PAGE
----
Yesterday self-proclaimed “delightfully tacky yet unrefined” Hooters restaurant finally opened in Mary Ann Street, Cardiff, after months of debate, argument and controversy.
For a recap on the story, look here.
Last night, beat blogger for the Guardian, Hannah Waldram, went to the VIP opening.
So I took to the streets of Cardiff to find out what people thought about the city’s newest restaurant.
Steve Thomas, 35, from South Wales came to Cardiff specially to visit the restaurant on its opening night. Comparing the restaurant to one he had visited in the US he said:
“It’s a lot more modest in the UK. It’s each to their own really. I’m not really against the restaurant, but I’m not for it either.”
Mpho Monyela, a young mother originally from South Africa but now living in Cardiff told me she would be happy to go there herself, but said
“It shouldn’t be branded as a family restaurant, it’s not a place for small children.”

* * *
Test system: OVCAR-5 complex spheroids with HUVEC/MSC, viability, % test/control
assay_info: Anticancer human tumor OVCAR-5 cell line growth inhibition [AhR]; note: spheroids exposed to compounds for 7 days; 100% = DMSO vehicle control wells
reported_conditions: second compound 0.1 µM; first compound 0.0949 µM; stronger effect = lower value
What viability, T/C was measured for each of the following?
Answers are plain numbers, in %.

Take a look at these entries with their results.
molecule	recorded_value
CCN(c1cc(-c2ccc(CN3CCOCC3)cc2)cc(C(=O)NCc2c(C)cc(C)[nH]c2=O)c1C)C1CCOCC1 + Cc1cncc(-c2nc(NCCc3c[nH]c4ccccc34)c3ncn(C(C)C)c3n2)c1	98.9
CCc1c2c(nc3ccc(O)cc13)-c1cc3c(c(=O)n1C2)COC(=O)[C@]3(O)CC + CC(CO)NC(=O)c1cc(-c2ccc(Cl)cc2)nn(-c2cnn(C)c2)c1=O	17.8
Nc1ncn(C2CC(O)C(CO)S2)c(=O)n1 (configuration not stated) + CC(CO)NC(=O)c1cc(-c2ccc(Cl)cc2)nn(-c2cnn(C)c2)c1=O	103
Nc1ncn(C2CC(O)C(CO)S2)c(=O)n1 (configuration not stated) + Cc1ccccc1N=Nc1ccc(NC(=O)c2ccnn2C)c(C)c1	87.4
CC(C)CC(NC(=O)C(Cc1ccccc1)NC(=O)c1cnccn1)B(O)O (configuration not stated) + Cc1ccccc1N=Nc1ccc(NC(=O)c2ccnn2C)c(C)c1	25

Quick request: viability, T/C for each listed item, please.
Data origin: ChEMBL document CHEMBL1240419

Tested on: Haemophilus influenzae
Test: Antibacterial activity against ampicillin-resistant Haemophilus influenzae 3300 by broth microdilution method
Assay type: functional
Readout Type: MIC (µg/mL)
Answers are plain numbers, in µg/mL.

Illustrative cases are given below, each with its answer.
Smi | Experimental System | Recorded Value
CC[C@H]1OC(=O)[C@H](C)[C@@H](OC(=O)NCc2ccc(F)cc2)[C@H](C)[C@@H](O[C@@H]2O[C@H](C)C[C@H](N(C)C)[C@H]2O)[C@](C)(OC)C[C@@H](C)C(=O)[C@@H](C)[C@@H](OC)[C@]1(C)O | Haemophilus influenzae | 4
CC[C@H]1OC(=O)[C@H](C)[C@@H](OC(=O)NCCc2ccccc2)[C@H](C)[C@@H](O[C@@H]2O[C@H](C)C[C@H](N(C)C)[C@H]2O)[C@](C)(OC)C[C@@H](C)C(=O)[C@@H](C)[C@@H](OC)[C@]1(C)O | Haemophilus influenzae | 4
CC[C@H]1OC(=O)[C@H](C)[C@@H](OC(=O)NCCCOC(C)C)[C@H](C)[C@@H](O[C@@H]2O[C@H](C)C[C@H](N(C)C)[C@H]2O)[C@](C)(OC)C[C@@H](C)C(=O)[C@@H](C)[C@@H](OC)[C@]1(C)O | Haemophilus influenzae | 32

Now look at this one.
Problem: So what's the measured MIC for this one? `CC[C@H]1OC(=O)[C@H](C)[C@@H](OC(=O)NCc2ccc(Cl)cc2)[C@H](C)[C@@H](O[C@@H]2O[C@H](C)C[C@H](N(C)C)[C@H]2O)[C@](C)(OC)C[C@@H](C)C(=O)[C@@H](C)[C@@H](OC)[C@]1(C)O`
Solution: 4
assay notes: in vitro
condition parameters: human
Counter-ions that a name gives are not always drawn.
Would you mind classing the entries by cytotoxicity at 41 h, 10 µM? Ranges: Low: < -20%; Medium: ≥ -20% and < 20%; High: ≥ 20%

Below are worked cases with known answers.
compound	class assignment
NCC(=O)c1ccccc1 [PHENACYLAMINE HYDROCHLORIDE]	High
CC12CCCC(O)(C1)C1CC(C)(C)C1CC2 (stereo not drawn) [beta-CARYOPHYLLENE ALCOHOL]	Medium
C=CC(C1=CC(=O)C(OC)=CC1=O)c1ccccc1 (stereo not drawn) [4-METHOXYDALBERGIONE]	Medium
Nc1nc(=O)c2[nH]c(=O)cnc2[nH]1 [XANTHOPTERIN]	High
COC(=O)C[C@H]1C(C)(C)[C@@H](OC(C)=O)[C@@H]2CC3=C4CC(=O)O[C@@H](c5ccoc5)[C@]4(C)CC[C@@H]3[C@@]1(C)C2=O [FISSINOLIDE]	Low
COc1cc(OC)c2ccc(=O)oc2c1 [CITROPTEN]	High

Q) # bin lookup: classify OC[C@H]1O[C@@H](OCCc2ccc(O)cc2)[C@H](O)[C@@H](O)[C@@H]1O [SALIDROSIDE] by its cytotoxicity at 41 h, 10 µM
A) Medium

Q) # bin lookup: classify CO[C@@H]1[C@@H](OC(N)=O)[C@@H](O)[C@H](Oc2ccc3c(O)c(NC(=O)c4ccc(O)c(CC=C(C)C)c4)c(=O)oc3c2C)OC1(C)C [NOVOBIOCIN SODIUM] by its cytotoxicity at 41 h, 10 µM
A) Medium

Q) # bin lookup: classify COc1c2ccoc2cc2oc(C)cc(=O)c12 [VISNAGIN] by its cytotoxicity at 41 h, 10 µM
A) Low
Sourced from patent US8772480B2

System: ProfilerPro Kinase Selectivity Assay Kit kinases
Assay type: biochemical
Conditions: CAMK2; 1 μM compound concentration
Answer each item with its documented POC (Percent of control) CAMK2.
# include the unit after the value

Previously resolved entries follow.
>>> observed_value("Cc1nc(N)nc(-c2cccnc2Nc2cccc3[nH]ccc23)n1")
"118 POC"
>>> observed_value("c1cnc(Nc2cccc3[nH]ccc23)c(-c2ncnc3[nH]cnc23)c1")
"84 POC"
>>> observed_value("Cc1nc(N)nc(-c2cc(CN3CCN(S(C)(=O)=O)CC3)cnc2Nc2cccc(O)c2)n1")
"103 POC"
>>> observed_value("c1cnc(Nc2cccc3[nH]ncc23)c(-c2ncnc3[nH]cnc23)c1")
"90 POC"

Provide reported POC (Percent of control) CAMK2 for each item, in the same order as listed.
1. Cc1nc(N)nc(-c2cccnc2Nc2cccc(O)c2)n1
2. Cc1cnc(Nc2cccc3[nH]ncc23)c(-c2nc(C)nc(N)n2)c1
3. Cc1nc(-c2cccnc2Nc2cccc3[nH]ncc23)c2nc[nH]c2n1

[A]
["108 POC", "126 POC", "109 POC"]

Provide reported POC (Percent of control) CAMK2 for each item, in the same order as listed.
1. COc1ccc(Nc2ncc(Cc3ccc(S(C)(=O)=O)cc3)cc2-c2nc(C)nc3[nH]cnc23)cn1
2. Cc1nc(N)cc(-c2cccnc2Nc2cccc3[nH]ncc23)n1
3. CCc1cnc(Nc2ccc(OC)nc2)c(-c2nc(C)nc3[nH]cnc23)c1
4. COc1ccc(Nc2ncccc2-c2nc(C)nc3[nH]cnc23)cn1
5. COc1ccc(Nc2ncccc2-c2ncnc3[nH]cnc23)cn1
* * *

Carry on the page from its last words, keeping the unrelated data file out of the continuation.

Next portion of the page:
Robert Phillips, 43, from Cardiff said the USP of the restaurant wasn’t really a selling point for him. When asked about the girls uniforms he said:
“I object, you need to draw a line in the sand somewhere.”
Becca Caffery, 28, from Pontypridd had only heard of the restaurant as a result of its move to Cardiff. Though she had never been in, she said:
“I think I would to see what it’s all about. I think it’s probably a little bit exploitative though and not a very good example for young girls.”
Juliet Williams, 23, from Cardiff told me
“I probably wouldn’t go in because I’ve heard the food is meant to be substandard. I think it’s just a bit of a laugh for groups of guys. If the girls want to work there its not a problem.”